Your aquarium fish pets will love boiled rice, which can be cooked and then frozen. Before feeding fish frozen rice, defrost it to give them easier management of this substitute to grocery bought fish foods. 

Drop a few grains of rice into the tank, watching not to feed fish too much, which can cause lethargy. 

11: Shrimp 

An excellent fish food, frozen shrimp, is appreciated by the predator and omnivorous fish, and you can feed them with or without the shell. Depending on the species of fish present in your tank, shrimp shells will either improve color or cause digestive issues. 

Herbivore fish will also benefit from a little brine shrimp, which they get as part of their grazing routine. Larger carnivorous pets will, of course, devour more shrimp alongside their shells with no added hassle. 

12: Daphnia 

These clear, tiny crustaceans are also known as water fleas due to their dancing movement in the water.  Small fish well receive daphnia, and live ones can provide fish with some hunting or entertainment exercise. 

13: Tubifex

Also called sewage or sludge worms, Tubifex live in the muddy bottoms of ponds and the silt in rivers. As the alternative name may suggest, the Tubifex you’ll buy from a pet shop isn’t sourced from sewage but is farm-raised as a substitute for commercial flakes. 

14: Peas

Boil peas as an alternative food for your fish, and these can be frozen to be fed regularly to your aquatic pets. 

15: Mealworms

These worms are the larva part that will later morph into a black beetle, and they are candy to many types of fish. You can find newly hatched or older larvae for either juvenile or adult fish, or mealworms are easy to culture as a DIY fish food substitute. 

Newly hatched mealworms or black beetle larvae will grow up to an inch and a half over a couple of weeks. 

16: Garlic

It turns out that garlic, the stuff vampires have an aversion to, is a superfood for fish. Not only does garlic give your pet fish its bacteria-fighting properties, but the appetites of your finicky eaters will also be stimulated. 

Can You Make Your DIY Substitute to Fish Food?

Making your DIY blends of fish food is an excellent idea when you’re seeking to supplement your aquatic pets’ diets. You must be careful about the ingredients you put together in your natural food blend; for instance, garlic may counteract the benefits of algae. 

You can use any of the substitute foods I’ve named above depending on the feeding orientation of your pet. Bind together ingredients with agar or gelatin, which fish love for its appetite and antibiotic properties.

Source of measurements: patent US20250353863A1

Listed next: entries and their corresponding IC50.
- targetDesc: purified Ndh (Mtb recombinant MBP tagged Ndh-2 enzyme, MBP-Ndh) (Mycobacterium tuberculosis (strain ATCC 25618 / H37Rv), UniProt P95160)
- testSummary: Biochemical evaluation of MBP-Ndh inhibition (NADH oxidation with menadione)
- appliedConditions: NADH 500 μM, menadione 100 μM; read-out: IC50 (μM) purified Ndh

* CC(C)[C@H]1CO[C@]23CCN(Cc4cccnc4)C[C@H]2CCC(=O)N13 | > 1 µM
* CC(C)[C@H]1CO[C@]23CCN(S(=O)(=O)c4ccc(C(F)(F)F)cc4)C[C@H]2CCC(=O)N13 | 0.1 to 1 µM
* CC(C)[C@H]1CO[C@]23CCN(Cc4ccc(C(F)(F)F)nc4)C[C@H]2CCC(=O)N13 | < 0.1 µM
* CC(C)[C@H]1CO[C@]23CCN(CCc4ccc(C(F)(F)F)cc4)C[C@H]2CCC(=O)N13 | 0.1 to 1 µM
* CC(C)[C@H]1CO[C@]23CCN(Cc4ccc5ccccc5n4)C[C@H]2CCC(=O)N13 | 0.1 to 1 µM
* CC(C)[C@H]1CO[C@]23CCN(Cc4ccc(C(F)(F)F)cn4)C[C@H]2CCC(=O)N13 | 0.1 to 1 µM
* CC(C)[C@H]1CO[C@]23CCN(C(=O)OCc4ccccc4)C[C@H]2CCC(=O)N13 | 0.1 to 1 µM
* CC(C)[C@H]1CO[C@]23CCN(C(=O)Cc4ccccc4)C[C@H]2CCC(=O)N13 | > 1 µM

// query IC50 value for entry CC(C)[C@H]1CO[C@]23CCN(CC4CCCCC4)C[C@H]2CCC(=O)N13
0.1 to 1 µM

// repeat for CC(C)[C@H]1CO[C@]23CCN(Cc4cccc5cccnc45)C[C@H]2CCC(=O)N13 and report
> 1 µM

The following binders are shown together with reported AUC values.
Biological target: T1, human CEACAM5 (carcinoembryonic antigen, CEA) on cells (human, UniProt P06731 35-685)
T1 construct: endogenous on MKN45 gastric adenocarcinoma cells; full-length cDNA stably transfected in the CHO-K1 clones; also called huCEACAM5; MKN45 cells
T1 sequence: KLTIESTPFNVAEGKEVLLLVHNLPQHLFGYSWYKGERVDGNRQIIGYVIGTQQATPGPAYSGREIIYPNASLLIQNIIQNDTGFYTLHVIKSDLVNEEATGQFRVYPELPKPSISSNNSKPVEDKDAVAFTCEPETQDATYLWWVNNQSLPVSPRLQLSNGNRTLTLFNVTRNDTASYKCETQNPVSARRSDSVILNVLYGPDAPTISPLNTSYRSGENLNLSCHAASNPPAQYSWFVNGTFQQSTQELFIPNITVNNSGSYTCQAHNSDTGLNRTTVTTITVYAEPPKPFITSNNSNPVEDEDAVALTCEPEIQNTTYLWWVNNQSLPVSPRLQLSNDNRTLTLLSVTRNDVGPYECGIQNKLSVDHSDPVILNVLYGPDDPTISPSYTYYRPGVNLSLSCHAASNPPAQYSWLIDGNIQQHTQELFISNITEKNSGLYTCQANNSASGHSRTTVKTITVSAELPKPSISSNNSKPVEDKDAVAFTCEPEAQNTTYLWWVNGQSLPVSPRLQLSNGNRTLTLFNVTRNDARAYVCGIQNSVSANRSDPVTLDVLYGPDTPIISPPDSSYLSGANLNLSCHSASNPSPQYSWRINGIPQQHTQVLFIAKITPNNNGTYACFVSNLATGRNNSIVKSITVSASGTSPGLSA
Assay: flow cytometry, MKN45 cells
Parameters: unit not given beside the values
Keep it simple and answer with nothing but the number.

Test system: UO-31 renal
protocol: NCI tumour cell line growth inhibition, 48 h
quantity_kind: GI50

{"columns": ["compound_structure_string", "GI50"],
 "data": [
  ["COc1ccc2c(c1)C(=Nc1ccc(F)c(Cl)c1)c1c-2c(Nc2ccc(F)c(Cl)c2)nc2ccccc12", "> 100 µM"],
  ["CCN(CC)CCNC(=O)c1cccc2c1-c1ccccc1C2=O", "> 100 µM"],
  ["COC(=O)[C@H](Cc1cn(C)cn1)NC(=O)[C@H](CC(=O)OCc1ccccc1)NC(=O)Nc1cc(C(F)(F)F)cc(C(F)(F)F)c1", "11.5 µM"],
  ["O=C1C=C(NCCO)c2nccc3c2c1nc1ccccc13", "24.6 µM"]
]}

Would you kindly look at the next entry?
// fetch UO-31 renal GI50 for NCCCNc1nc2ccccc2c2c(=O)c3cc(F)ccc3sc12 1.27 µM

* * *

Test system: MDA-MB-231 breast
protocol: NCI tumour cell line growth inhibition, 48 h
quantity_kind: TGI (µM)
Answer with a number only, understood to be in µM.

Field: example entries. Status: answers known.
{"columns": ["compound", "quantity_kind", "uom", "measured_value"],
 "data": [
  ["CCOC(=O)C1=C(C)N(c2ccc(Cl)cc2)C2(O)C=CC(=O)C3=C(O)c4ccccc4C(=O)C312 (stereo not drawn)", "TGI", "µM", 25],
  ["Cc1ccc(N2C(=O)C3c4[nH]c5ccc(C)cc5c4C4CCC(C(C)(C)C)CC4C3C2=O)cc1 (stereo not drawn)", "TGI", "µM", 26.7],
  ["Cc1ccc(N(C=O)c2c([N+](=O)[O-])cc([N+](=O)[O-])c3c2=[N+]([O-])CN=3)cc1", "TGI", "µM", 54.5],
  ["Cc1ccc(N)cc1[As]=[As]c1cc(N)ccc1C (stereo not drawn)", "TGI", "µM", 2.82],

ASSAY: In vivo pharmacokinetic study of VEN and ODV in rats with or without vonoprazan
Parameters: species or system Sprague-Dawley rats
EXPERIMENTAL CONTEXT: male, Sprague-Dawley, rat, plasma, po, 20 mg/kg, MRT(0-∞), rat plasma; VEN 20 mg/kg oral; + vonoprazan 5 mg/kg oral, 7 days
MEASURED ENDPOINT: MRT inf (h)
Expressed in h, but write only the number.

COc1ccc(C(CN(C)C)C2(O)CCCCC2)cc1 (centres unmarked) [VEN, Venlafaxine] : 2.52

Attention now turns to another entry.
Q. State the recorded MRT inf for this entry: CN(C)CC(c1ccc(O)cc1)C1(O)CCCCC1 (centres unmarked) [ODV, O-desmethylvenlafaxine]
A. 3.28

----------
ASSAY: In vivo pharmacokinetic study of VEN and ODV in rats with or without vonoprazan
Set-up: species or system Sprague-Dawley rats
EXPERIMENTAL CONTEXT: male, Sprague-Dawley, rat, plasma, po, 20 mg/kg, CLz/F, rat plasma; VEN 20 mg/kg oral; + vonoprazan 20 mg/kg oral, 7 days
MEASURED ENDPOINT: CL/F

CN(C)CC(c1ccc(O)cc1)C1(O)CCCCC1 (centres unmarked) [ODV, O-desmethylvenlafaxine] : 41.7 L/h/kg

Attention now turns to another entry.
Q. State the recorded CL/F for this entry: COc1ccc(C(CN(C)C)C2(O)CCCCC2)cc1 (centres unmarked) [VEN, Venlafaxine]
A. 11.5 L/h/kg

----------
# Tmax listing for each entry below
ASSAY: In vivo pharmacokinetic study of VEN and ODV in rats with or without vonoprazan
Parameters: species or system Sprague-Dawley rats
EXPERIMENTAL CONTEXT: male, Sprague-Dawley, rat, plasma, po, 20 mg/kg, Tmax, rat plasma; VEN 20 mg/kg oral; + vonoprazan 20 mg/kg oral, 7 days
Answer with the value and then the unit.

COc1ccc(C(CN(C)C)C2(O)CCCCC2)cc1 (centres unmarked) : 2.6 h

Substitute fish food staples or blends comprise of ingredients that you probably already have in your house. You can also source these cheaply from your local grocers, and meals can be classified according to whether your pet is an herbivore, omnivore, or carnivore. 

What’s the Most Versatile Substitute for Fish Food?

The possibilities for vegetables as a substitute for fish food are endless. You can grind or cut up large pieces of green leaves, spruces, or sprouts to sizes that your fish can handle.

Greens that you can use as substitutes for pet shop fish food include; 

  • Lima beans
  • Zucchini
  • Seaweed or nori strips without soy additives  

Ensure to clean the vegetable remains from the tank after your fish have finished eating. Leftover vegetation that rots in the tank produces nitrogenous gases that affect the quality of water in the aquarium. 

Live foods are also easy to culture or buy from pet shops, both physical and online. Common live species cultivated for predator and omnivorous fish include infusoria, dwarf shrimp, daphnia, grindal worms, and brine shrimp. 

Frequently Asked Questions 

What should you not feed fish?

While fish will eat many of the human foods like I’ve mentioned, it’s not everything on your dinner plate that you can safely put into the fish tank. 

Avoid bread, as they tend to overeat and get bloated. Also, don’t feed them sugar except in the fruit you serve them or fatty meat from land-based animals. Fish also shouldn’t be fed cat or dog food as substitutes to commercial flakes or pellets. 

How do you make homemade fish food?

To make fish food, you can purchase ingredients such as spinach, salmon, carrots, or shrimp and cut them into small pieces. You can also blend the mixture and add gelatin or agar to make a gel substitute to fish food. 

Ingredients can also be frozen and then cut into smaller pieces, and the lot can be blended then diluted with either fresh or saltwater depending on your tank’s contents. Pouring this mixture out into an ice cube tray, covering, and freezing gives you subsequent meals for your pets. 

How long can fish go without eating?

Many types of aquarium fish can survive long without eating, and factors that determine how long include their species, dietary habits, and age. The larger your fish, the more days it’ll go without food, while older fish will be better at staying hungry than young ones. 

Larger and older fish have fat reserves they can count on before starving to death, which is anywhere upwards of three to four days. 

Is it advisable to feed fish substitute live foods?

You can give your pet fish the chance to assume they’re hunting their prey, particularly if yours are omnivorous or carnivorous predators. Adding live shrimp, worms, larvae, or insects into the tank gives your fish longer feeding times and fewer leftovers to clean up afterward. 


When introducing your fish to substitute foods, alternate with what they are used to for a while. You can feed them a diet of commercial fish food in the morning and then use your homemade or locally sourced substitute in the evening. 

Once they’ve grown accustomed to your feed alternatives, and if they like it, you can switch over to a more regular pattern of feeding. 

Remember to keep altering and experimenting with other substitute food items for variety, and your fish will thank you with apparent glowing health.